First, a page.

Professor Alan Hallsworth, an expert in retail management, at the University of Surrey, who is due to give evidence next week, said: "My concern is whether you should use your buying power in one sector - the supermarket sector - to give low prices in another sector - the convenience sector." The big groups source directly from overseas, rather than rely on local wholesalers, and so they can charge customers less for products than a smaller rival pays a wholesaler to stock them.

But Professor Hallsworth is worried that the inquiry is too little, too late. "The horse may have bolted. There was a lot of diversity 25 years ago but a lot of names on the high street have already disappeared." A recent survey by the New Economic Foundation, an independent think-tank, found almost half of UK high streets have been "cloned" by a handful of retailers.

For evidence, MPs need look no further than across the road at the Tesco Express that has replaced Cullens above Westminster Tube station. Tesco's acquisition two years ago of Adminstores, the owner of Cullens and Europa, increased its presence dramatically in central and west London, making it impossible to avoid the chain in certain well-heeled areas.

Tesco's salvation, as a spokeswoman reiterated yesterday, is that competition authorities are happy to regard the grocery sector as two distinct markets: for "one-stop" and "top-up" shopping. This means that although on some measures it has more than a 30 per cent share of the grocery market, it has "just 6 per cent of the convenience sector". She added: "Previous competition inquiries have found the market is fiercely competitive."

Mr Rae wants the all-party group to recommend the introduction of incentives to encourage budding retailers starting out, such as a flat tax rate for the first year. He also wants greater assistance for retailers that wind up as the sole remaining shop in an area. The ACS recently stepped up its fight against the major supermarket groups, taking their case to the Competition Appeal Tribunal after failing to convince the Office of Fair Trading to investigate the grocery market.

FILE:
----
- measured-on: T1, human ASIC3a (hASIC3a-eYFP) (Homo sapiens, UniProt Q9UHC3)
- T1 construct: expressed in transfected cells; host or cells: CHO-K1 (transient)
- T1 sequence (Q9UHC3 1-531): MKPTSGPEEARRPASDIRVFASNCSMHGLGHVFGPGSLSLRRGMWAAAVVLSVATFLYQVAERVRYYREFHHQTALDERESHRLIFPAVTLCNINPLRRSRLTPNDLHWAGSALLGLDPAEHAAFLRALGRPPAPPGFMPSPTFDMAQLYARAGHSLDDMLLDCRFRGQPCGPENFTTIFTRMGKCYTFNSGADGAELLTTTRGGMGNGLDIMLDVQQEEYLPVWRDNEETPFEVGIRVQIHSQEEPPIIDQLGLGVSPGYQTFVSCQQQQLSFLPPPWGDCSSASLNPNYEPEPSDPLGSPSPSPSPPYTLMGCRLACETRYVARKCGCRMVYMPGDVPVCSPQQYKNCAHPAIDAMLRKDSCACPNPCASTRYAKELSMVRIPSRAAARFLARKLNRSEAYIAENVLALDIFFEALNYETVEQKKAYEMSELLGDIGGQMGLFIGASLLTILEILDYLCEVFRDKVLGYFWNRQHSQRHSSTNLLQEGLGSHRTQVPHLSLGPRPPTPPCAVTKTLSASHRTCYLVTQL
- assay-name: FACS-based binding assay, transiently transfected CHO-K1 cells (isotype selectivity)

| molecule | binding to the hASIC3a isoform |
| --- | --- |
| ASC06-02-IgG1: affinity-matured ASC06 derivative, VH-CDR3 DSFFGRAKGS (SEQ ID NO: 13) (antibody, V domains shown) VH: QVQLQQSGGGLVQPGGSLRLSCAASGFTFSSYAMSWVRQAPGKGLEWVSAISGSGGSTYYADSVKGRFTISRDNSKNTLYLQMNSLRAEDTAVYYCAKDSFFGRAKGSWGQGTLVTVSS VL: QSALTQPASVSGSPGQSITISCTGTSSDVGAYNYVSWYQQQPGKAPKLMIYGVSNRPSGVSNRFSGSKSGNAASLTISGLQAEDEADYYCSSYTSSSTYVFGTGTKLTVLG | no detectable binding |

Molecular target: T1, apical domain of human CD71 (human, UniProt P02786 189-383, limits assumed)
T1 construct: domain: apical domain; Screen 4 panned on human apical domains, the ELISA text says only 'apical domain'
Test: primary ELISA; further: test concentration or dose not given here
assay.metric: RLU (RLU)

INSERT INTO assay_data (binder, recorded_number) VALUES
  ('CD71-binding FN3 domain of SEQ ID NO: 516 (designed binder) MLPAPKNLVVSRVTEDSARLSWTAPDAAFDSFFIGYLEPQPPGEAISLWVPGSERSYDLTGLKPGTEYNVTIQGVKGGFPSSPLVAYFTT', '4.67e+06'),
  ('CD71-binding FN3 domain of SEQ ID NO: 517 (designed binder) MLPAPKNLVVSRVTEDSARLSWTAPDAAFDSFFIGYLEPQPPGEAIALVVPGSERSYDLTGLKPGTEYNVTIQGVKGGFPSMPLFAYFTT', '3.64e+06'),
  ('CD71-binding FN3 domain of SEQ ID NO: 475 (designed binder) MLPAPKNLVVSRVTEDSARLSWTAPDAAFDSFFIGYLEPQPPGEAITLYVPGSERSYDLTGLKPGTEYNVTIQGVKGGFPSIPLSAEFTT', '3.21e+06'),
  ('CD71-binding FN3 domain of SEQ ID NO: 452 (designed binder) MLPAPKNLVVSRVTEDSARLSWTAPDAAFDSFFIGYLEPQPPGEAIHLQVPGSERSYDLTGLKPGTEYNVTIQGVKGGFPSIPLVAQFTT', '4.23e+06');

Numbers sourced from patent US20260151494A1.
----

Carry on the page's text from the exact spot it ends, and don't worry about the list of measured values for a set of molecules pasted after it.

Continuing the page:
The Federation of Small Businesses, which put its case at yesterday's hearing, wants the Government to re-examine supermarket trading practices. Although a recent OFT investigation concluded the existing code of conduct that governs relationships between suppliers and supermarkets works perfectly, few industry insiders believe this to be so. John Murphy, the chief executive of the Federation of Wholesale Distributors, said: "The word in the trade is it's a joke. It has no teeth."

But high streets have more to worry about than supermarkets. The proliferation of retail estates and edge-of-town shopping centres is also luring shoppers from their old stomping grounds. Nick Bubb, a retail analyst at Evolution Beeson Gregory, said: "Consumers want the ease of car parking that you get from out-of-town shopping centres." He said the new Westwood Cross centre in Thanet, Kent, will render Margate's high street pretty much obsolete. Add in the growing internet threat and you begin to understand why, according to the IGD, an industry think-tank, the number of independent convenience stores has fallen 11 per cent since 2000.

While Mr Dowd's all-party group is bound to generate uncomfortable headlines for Tesco and its ilk, ultimately it has no sway over government policy. And as shopkeepers in Gerrards Cross, Buckinghamshire, who have lobbied hard against the opening of a controversial new Tescoin the heart of the town, know all too well, uncomfortable headlines are not enough to stop the supermarket giant from putting their stores out of business by 2015.